In logic, and more specifically in sequent calculus/natural deduction, a bunched logic is a logic in which the formulas in the context are not just a list or set but have some additional, usually tree-like, structure.
This can be indicated syntactically by the use of two or more punctuation symbols, such as comma and semicolon, along with parentheses for grouping. Thus for instance a sequent with bunches might be written like
The contexts put together with both commas and semicolons are called bunches. The general phrase bunched logic is not entirely standard, although the word “bunches” has been used with more than one logic of this form (the original is “bunched implication (BI)”, below).
Each type of punctuation also comes with a nullary version. The punctuation symbols like comma and semicolon are sometimes called structural connectives, since they are part of the judgmental structure (like structural rules) but are closely related to the logical connectives such as conjunction and disjunction.
Usually the reason for using a bunched logic is that the different structural connectives obey different structural rules. For instance, the semicolon might allow the contraction rule and/or the weakening rule, while the comma does not.
In bunched implications logic (BI), the semicolon allows contraction and weakening while the comma does not. This allows defining both an additive conjunction and a multiplicative conjunction, internalizing the semicolon and the comma respectively, such that both distribute over the additive disjunction and moreover both come with a corresponding implication: the additive implication? and the multiplicative implication.
Some forms of relevance logic can be presented with a bunched sequent calculus that is similar to BI, but in which the comma also has contraction (though not weakening) and there is no additive implication. See for instance (Mints).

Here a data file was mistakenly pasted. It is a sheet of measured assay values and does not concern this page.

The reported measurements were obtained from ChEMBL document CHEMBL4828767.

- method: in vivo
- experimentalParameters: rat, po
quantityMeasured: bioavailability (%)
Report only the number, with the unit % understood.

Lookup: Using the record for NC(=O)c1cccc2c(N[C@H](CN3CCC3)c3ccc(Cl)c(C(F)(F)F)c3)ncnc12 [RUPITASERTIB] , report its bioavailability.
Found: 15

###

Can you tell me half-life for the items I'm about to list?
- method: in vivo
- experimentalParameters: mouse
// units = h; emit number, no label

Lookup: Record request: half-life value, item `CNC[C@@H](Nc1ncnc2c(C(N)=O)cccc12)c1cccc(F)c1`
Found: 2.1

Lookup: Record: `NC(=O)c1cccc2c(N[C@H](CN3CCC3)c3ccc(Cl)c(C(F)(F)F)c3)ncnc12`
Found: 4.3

A logic of classical bunched implication is like BI but with arbitrary bunches on the right as well as on the left. On the right, the semicolon represents the additive disjunction and the comma represents a multiplicative disjunction, and there are both an additive and a multiplicative negation that move formulas back and forth. Both negations are “classical” with respect to their corresponding connectives, e.g. we have $\sim\sim A \multimap A$ (where $\sim$ is the multiplicative negation and $\multimap$ the multiplicative implication) and also $\neg\neg A \to A$ (where $\neg$ is the additive negation and $\to$ the additive implication). See Pym 2002 and this discussion.
Bunched logics are also used to combine linear type theories with dependent type theories. See some of the references at dependent linear type theory.
Bunched logics naturally have semantics in categories with more than one monoidal structure, so that a bunch such as $(A,(B;C),((D,E);F))$ can be interpreted as $A \otimes (B\boxtimes C) \otimes ((D\otimes E)\boxtimes F)$. Frequently (e.g. if one kind of bunch admits contraction and weakening) one of the two monoidal structures is a cartesian one. A typical and motivating example of a model for BI is the category of presheaves $[C^{op},Set]$ over a monoidal category $C$, which comes equipped both with the ordinary ccc structure on presheaves as well as the closed monoidal structure given by Day convolution.
Bodil Biering, On the logic of bunched implications - and its relation to separation logic, masters thesis
David Pym, The Semantics and Proof Theory of the Logic of Bunched Implications, Google books
Last revised on March 27, 2021 at 07:39:59. See the history of this page for a list of all contributions to it.